ls: cannot access '*.doc': No such file or directory". This confused me cause it seems that im getting the result for the ls command when you try to list the contents of a directory that does not exist.
Sorry for not explaining myself. But the funny thing is i did run into the problem in which the find locate command was not working so i did have to install it in the end.
 

khedger

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If you do 'ls *.doc' and you get that error, it means that there are NO FILES with the .doc extension in your current directory. So, either you've not created any .doc files, or you've created them, but they are not in the directory in which you are currently located.
For instance, if I do 'pwd' and it shows /home/eggbert and I do 'ls *.doc' and get the error, then there are no files with the extension .doc in /home/eggbert. So perhaps the files were not created, or they were created in another directory, or they are created in /home/eggbert, but that is not your current directory?
One thing to do is just a straight 'ls' command. This should list out everything in your current directory, oncluding any .doc files that are there...I suspect that none will show up.

keith
 

wizardfromoz

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Here is an example from my environment, of what @khedger is referring to.

I am writing this from Debian 10.7 'Buster' Xfce

Code:
[email protected]:~$ ls *.doc
ls: cannot access '*.doc': No such file or directory
[email protected]:~$ locate *.doc
/usr/lib/python2.7/pdb.doc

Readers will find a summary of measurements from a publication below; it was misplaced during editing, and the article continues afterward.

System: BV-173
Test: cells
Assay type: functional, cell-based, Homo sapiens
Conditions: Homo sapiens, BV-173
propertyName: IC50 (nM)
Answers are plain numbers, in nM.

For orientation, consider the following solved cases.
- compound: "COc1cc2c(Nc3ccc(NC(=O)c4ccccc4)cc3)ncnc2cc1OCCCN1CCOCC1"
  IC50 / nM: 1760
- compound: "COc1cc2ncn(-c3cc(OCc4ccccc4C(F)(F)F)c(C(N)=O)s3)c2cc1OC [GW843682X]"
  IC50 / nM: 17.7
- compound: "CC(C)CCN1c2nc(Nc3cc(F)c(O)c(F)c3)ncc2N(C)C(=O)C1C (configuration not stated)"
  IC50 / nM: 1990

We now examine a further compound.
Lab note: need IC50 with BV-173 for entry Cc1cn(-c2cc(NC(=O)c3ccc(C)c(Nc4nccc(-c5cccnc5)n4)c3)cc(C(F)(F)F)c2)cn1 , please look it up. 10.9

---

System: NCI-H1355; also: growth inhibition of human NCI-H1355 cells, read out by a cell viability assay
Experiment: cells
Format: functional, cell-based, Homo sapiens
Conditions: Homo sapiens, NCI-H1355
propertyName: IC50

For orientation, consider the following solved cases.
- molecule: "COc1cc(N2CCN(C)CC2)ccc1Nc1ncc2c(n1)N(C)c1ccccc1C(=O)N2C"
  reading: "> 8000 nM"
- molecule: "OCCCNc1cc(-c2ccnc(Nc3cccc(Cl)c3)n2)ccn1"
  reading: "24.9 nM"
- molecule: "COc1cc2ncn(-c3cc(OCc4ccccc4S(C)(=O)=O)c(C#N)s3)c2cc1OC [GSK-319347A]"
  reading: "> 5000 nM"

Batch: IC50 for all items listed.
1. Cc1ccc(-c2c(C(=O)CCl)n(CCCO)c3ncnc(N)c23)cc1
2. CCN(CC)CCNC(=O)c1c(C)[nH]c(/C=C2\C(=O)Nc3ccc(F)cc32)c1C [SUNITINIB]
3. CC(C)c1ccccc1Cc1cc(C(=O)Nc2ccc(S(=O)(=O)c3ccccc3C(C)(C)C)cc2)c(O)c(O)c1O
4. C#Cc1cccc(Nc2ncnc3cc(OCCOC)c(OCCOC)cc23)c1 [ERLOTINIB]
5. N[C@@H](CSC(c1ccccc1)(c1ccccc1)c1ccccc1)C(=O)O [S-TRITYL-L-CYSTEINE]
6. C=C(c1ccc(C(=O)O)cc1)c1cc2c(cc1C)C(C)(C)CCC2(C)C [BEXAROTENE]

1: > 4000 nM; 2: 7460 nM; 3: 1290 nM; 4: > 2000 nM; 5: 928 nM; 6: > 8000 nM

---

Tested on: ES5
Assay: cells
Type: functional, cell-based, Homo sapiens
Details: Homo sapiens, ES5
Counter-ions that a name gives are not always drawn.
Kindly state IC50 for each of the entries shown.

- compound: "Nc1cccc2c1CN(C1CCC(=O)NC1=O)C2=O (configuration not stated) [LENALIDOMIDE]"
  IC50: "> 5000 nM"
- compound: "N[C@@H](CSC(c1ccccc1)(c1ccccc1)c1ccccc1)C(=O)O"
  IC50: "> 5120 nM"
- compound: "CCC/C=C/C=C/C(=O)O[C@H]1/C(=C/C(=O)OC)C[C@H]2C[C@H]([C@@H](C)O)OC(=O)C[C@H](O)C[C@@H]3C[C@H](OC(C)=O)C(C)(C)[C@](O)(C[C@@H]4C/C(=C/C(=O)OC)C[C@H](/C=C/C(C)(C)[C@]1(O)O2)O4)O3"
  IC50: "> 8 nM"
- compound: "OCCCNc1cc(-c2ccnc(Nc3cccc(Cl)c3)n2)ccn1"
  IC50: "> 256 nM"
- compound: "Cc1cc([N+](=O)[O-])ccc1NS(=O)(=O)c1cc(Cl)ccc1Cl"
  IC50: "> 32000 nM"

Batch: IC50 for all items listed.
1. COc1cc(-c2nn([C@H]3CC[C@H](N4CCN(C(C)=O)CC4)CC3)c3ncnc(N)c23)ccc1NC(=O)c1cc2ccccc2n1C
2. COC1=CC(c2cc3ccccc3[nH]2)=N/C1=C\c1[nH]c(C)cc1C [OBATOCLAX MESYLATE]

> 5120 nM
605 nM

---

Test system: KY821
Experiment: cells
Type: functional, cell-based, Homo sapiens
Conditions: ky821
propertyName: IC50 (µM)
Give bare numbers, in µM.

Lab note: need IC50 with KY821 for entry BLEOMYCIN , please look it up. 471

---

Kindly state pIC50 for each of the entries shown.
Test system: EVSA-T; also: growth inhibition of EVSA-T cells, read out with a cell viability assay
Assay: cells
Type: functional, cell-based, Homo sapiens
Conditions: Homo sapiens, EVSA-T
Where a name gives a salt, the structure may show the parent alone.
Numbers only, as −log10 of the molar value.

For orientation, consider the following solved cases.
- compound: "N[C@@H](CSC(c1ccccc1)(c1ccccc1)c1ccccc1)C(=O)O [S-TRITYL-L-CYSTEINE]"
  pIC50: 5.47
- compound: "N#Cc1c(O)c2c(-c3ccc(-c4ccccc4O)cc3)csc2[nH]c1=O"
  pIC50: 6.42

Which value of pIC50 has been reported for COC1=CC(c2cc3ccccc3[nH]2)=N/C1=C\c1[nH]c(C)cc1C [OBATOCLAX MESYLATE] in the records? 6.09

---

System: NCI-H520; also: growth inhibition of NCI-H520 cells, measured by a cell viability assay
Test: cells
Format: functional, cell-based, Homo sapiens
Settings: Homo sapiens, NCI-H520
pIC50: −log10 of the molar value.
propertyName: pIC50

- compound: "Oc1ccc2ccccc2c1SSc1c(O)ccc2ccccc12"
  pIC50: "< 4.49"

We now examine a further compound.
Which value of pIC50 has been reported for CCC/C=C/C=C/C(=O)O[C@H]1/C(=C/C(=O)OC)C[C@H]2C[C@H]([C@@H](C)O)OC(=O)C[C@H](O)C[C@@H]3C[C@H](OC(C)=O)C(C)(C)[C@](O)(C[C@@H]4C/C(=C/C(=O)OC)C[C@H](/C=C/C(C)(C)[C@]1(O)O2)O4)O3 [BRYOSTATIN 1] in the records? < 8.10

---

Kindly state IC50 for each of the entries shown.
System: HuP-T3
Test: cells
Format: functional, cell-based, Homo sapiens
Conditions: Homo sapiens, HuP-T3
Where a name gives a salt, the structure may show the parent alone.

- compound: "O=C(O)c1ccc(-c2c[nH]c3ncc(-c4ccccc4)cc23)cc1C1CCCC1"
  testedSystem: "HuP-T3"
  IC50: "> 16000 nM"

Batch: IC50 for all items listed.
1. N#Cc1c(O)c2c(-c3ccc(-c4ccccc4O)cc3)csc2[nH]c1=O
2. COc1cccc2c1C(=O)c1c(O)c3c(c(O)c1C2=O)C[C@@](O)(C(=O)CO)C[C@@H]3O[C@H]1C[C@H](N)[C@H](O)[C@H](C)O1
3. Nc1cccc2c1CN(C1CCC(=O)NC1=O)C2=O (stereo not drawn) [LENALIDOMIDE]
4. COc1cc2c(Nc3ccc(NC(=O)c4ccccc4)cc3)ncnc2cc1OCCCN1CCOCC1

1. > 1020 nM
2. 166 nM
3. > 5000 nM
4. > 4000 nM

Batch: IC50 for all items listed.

[email protected]:~$ cd /usr/lib/python
python2.7/ python3/   python3.7/
[email protected]:~$ cd /usr/lib/python2.7/
[email protected]:/usr/lib/python2.7$ ls *.doc
pdb.doc
In that 3rd command, I have part-typed and then used Tab Complete to get the options to complete the path.

Once I am in a directory/folder which has .doc files, the command works.

Cheers

Wizard
 

khedger

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Okay, so you are currently located in /home/ex4722 which contains no .doc files. Hence, 'ls *.doc' gets nothing. Locate shows the .doc files in /snap/gnome ... <rest of path>.
No mystery here. If you want the 'ls *.doc' to return the .doc files, you would need to 'cd ...' into the /snap/gnome...' directory then issue the 'ls *.doc' command. The 'ls' command is only going to return files found in the CURRENT WORKING DIRECTORY.
Does that answer the question?
 

ex4722

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My apologies....upon reading my last response I can see how it might seem to be kind of nasty......it was not meant to have that tone at all. Truly.
Thanks a bunch that made lots of sense. So ls can only search in current directory and locate can find anything anywhere. BTW the is definitely the most wholesome and beginner friendly community i have seen, other places love making fun of noobs . Ehem looking at you discord
 

wizardfromoz

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Sometimes it is tricky to gauge that on here at least it is for me.
That's because you are orbiting Planet Andy, where things move in mysterious ways. ;)